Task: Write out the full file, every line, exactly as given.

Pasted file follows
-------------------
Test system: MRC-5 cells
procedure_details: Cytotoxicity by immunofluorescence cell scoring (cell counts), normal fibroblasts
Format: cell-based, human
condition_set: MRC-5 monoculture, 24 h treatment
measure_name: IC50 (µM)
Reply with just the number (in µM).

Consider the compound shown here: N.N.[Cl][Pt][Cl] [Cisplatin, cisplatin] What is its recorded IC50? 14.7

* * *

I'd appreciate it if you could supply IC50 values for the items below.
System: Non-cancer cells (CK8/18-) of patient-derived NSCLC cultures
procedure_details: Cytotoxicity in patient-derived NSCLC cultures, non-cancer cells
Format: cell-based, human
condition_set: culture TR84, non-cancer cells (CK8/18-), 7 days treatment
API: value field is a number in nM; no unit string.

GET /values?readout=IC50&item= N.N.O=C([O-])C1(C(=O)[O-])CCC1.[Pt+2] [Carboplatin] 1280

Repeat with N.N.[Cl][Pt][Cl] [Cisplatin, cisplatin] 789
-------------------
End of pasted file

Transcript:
Test system: MRC-5 cells
procedure_details: Cytotoxicity by immunofluorescence cell scoring (cell counts), normal fibroblasts
Format: cell-based, human
condition_set: MRC-5 monoculture, 24 h treatment
measure_name: IC50 (µM)
Reply with just the number (in µM).

Consider the compound shown here: N.N.[Cl][Pt][Cl] [Cisplatin, cisplatin] What is its recorded IC50? 14.7

* * *

I'd appreciate it if you could supply IC50 values for the items below.
System: Non-cancer cells (CK8/18-) of patient-derived NSCLC cultures
procedure_details: Cytotoxicity in patient-derived NSCLC cultures, non-cancer cells
Format: cell-based, human
condition_set: culture TR84, non-cancer cells (CK8/18-), 7 days treatment
API: value field is a number in nM; no unit string.

GET /values?readout=IC50&item= N.N.O=C([O-])C1(C(=O)[O-])CCC1.[Pt+2] [Carboplatin] 1280

Repeat with N.N.[Cl][Pt][Cl] [Cisplatin, cisplatin] 789